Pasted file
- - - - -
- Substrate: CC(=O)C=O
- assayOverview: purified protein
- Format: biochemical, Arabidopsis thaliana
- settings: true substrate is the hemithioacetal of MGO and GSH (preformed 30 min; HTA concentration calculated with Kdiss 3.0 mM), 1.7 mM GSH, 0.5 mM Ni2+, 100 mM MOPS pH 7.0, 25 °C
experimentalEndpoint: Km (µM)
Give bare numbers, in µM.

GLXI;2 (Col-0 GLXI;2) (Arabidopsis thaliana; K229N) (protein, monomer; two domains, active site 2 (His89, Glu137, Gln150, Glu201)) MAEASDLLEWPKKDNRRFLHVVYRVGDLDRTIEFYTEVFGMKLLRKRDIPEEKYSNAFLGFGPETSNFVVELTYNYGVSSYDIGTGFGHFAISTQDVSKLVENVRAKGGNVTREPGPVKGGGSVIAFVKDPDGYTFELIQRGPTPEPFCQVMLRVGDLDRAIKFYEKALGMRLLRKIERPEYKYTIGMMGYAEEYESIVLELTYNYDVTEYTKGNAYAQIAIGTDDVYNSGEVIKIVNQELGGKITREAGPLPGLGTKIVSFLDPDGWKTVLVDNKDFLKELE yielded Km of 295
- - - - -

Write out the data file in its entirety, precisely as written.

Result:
- Substrate: CC(=O)C=O
- assayOverview: purified protein
- Format: biochemical, Arabidopsis thaliana
- settings: true substrate is the hemithioacetal of MGO and GSH (preformed 30 min; HTA concentration calculated with Kdiss 3.0 mM), 1.7 mM GSH, 0.5 mM Ni2+, 100 mM MOPS pH 7.0, 25 °C
experimentalEndpoint: Km (µM)
Give bare numbers, in µM.

GLXI;2 (Col-0 GLXI;2) (Arabidopsis thaliana; K229N) (protein, monomer; two domains, active site 2 (His89, Glu137, Gln150, Glu201)) MAEASDLLEWPKKDNRRFLHVVYRVGDLDRTIEFYTEVFGMKLLRKRDIPEEKYSNAFLGFGPETSNFVVELTYNYGVSSYDIGTGFGHFAISTQDVSKLVENVRAKGGNVTREPGPVKGGGSVIAFVKDPDGYTFELIQRGPTPEPFCQVMLRVGDLDRAIKFYEKALGMRLLRKIERPEYKYTIGMMGYAEEYESIVLELTYNYDVTEYTKGNAYAQIAIGTDDVYNSGEVIKIVNQELGGKITREAGPLPGLGTKIVSFLDPDGWKTVLVDNKDFLKELE yielded Km of 295